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Volar hook plate fixation(Synthes compact hand) and bone grafting for a PIP joint fracture dislocation surgical technique

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Learn the Volar hook plate fixation(Synthes compact hand) and bone grafting for a PIP joint fracture dislocation surgical technique with step by step instructions on OrthOracle. Our e-learning platform contains high resolution images and a certified CME of the Volar hook plate fixation(Synthes compact hand) and bone grafting for a PIP joint fracture dislocation surgical procedure.

Fractures of the proximal interphalangeal joint frequently involve a volar lip fracture at the base of the middle phalanx in association with dorsal instability of the joint. The injury often includes a centrally depressed articular fragment. These injuries are typically sustained during an axial load in hyperextension and are challenging to treat.

The volar lip component is usually an avulsion injury which includes the volar plate attachment. If the fragment involves more than 1/3 of the antero-posterior width of the base of the proximal phalanx then the collateral ligaments become incompetent and the joint subluxes. PIPJ instability into extension is particularly a problem.

High energy injuries are associated with greater comminution and the central fragments are often completely detached from the adjacent bone and become depressed due to impaction. Though closed reduction techniques are often used to address the subluxation and volar detachment they cannot address the centrally placed intra-articular depression.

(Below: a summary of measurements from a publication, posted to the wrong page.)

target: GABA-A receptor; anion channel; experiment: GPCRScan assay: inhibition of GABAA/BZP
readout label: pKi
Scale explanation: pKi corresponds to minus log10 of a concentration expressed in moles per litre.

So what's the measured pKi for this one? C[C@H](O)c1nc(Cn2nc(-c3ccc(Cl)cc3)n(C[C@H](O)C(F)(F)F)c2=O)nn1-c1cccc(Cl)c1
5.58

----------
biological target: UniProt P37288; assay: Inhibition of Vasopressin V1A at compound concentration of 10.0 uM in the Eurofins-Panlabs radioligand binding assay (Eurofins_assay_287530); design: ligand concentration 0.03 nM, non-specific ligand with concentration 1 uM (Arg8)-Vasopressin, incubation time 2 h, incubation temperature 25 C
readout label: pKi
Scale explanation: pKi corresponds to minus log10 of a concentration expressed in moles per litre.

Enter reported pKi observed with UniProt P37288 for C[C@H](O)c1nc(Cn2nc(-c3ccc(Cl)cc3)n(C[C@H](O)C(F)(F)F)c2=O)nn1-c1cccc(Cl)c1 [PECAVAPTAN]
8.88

The technique described here addresses the articular component of the injury by utilising a volar approach through the flexor sheath.
The fracture is accessed by partially retracting the volar plate, so entering the joint and then visualising the central articular fragments. Once reduced these fragments often require subchondral support with bone graft. The volar fragment and volar plate are then replaced and the construct buttressed using a hook plate that is fashioned using a standard 1.3mm LCP plate and screws.

This technique however cannot be used if the dorsal cortex of the proximal phalanx is not intact, since it relies upon a buttressing effect.

The technique requires a meticulous surgical approach, dissecting out often tiny and fragile fragments of bone with their soft tissue attachments intact. However if successfully done it allows early range of motion and addresses all the key components of this challenging injury.

 

 

Author: Tahseen Chaudhry, Consultant hand and peripheral nerve surgeon

Institution: Queen Elizabeth Hospital, Birmingham, UK.

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